A plan to manage the East Cessnock flying fox colony will be tabled at Wednesday’s Cessnock City Council meeting.
Council staff will recommend the East Cessnock Flying Fox Camp Management Plan be adopted, and that the council work with all relevant landowners and state agencies to seek grant funding to help with implementing the plan.
Thousands of flying foxes have taken up residence on Crown land at the corner of Long Street and Old Maitland Road, on and off over the past six years.
The bat colony reached its peak in May 2016, when numbers were estimated at 47,000 – causing grief for nearby residents with noise, smell and mess.
That same month, Cessnock City Council received $10,000 from the Office of Environment and Heritage to help develop the plan to manage the protected species.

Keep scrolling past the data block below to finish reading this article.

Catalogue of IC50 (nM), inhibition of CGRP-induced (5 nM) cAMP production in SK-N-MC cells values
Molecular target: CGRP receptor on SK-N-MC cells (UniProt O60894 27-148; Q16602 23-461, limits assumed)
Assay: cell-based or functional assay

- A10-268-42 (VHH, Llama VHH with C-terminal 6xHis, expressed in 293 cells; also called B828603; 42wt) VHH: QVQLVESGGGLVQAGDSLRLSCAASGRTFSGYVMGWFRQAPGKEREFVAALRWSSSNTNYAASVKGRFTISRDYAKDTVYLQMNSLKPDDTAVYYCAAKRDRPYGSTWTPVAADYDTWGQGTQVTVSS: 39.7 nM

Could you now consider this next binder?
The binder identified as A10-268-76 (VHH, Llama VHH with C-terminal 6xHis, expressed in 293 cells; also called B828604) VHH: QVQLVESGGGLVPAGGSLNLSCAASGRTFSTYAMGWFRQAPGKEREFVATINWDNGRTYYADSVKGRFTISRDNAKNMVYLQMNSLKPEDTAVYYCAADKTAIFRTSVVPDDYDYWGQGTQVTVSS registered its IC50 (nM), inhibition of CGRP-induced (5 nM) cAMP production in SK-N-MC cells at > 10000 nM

The OEH provided a further $15,000 for the camp management plan in October.
Council liaised with the Department of Industry – Lands and Forestry, the Office of Environment and Heritage, the Department of Education, Cessnock East Public School, the Bat Support Group and local residents to prepare the plan.
Feedback from the ‘FlyingfoxEngage’ community survey also contributed to the development of the plan.
The plan’s core objectives are to “minimise the impacts of the bat colony on the community, while conserving flying foxes and their habitat and enable land managers and stakeholders to exercise a range of suitable management responses to sustainably manage flying foxes”, the council report says.
Management opportunities in the plan include routine actions such as removal of tree limbs, whole trees, noxious weeds and leaf litter; education and awareness programs; property modifications; buffer creation and protocols to manage incidents.
A couple of thousand bats remain at the East Cessnock site.